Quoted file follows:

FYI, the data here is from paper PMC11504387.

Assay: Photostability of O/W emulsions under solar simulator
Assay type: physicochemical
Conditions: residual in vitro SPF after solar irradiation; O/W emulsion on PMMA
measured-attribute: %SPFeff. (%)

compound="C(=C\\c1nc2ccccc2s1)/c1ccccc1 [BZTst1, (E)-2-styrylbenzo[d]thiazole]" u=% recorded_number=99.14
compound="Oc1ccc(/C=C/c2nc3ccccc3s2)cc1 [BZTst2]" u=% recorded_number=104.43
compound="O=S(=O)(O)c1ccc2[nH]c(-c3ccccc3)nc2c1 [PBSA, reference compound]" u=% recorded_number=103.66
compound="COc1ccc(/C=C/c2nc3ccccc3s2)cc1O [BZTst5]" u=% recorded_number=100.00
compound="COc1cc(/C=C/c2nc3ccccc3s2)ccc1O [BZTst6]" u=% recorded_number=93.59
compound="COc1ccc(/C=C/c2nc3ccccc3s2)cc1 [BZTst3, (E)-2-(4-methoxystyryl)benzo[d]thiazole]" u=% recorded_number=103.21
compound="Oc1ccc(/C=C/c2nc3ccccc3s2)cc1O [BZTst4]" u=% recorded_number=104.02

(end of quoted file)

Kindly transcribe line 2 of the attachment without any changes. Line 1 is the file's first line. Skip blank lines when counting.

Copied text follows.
Assay: Photostability of O/W emulsions under solar simulator